Fermenting Bananas: Everything You Need to Know

According to the U.S. Department of Agriculture, bananas are the third most popular fruit in the country. What’s not to love about them – they’re full of vitamin C, potassium, manganese, and they’re an excellent source of fiber.

But they’re also quite sweet, and that’s why some people might avoid them. However, by fermenting bananas, you can get rid of the sugar and gain additional benefits from probiotics.

Fruit fermentation is a well-known process, but it’s not just the peaches and plums that are the most popular options. For example, you can ferment bananas with only a few ingredients. Then, once fermented, you can eat or add them to a baking recipe.

fermenting bananas

What Happens When You Ferment Bananas?

When you ferment bananas, the process that takes place is called lacto-fermentation. This is because the naturally occurring bacteria eat away all the starch and sugar in the bananas.

The by-product of the process is called lactic acid. That sharp flavor is associated with fermented fruits and vegetables – that’s the lactic acid.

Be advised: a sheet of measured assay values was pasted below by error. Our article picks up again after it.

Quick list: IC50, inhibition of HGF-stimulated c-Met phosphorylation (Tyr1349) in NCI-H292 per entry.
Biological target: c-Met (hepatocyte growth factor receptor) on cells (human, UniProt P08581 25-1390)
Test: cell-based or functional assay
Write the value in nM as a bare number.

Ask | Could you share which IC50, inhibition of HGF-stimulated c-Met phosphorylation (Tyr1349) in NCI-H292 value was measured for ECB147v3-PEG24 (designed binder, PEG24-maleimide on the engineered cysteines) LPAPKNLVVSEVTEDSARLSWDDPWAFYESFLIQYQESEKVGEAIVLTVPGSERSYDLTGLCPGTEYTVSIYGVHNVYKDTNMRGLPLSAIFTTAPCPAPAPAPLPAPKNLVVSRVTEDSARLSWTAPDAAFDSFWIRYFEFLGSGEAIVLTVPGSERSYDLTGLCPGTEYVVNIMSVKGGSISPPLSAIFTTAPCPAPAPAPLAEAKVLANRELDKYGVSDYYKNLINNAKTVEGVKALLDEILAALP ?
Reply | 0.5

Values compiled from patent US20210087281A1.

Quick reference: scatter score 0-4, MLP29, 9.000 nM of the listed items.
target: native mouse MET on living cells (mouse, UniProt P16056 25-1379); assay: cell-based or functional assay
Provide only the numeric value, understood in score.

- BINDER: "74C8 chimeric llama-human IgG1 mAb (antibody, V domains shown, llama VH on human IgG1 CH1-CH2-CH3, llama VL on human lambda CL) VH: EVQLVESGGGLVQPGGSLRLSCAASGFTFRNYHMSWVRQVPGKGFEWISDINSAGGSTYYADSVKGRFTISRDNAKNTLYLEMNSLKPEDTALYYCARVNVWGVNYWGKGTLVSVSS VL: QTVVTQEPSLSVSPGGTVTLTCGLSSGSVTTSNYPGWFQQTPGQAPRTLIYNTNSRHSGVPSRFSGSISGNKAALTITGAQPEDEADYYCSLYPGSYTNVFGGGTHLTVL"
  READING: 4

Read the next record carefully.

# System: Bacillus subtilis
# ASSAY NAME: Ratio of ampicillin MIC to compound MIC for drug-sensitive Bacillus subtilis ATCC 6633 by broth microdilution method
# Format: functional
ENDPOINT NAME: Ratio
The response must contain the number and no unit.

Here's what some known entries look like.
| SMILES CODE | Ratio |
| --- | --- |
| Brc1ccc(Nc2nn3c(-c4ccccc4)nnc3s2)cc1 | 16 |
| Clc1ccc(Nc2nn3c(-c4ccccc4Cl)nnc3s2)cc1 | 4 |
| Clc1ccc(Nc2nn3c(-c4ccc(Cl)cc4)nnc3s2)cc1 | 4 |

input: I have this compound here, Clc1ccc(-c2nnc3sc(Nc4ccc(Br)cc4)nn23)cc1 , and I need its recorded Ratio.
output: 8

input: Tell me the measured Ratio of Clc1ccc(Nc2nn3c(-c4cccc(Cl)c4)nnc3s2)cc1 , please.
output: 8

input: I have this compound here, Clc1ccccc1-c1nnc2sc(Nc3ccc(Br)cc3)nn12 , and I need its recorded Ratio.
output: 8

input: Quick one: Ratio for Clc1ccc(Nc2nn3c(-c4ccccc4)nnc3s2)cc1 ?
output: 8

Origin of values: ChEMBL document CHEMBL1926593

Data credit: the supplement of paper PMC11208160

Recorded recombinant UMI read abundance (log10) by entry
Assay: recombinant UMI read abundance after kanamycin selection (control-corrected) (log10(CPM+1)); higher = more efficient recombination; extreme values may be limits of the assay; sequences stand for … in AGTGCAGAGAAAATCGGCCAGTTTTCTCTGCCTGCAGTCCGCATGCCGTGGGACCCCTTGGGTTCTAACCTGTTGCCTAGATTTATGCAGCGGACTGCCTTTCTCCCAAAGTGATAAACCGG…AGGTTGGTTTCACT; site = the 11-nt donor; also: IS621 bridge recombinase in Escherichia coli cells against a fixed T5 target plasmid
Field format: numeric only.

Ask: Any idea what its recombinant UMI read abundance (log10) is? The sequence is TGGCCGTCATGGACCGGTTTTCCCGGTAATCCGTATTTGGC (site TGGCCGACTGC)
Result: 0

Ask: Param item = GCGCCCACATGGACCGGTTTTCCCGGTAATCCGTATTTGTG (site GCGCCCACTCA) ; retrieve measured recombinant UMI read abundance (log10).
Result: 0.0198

It’s also the compound that ensures the bananas remain preserved. If you’re having issues digesting bananas, fermenting them will help your body break them down more efficiently and allow better nutrient absorption.

So, what are some of the health benefits of fermented bananas? First, they can help with many gut conditions such as irritable bowel syndrome and skin conditions such as eczema.

How Long Does It Take Bananas to Ferment?

Preparing fermented foods is not for everyone. It will require some patience until you get the final product. Fortunately, the process won’t take as long as it would some other foods.

Once the lid is closed and placed in a dry spot in your pantry, bananas will take a day or two to ferment. However, keep in mind that that process might take longer during the winter months than in the summer.

If the fermentation process is successful, you can place the fermented bananas in the fridge or even freeze them and use them later.

What Does Fermented Banana Taste Like?

If you’re doing a low-carb diet or can’t eat bananas due to dietary restrictions, you can ferment them. This way, you still get to enjoy the health benefit of bananas, plus the probiotics and don’t have to worry about the sugar.

But keep in mind that fermented bananas don’t taste the same as they do fresh.

They’ll smell like bananas, but the taste will be tangy and fizzy. There will be none of the recognizable sweetness a fresh banana has.

Pay attention to any unpleasant smells, though, as that could signify that the fermentation process was unsuccessful.

Can You Ferment Bananas Into Alcohol?

You’re familiar with various types of fruit wine, such as the one made from grapes, berries, and even pineapple. But did you know that you can make banana wine too?

And not just wine; it’s also possible to make banana beer.

Both recipes originate from Africa and have been used in special ceremonies and occasions. Banana wine is clear and sparkling and doesn’t spoil as fast as banana beer.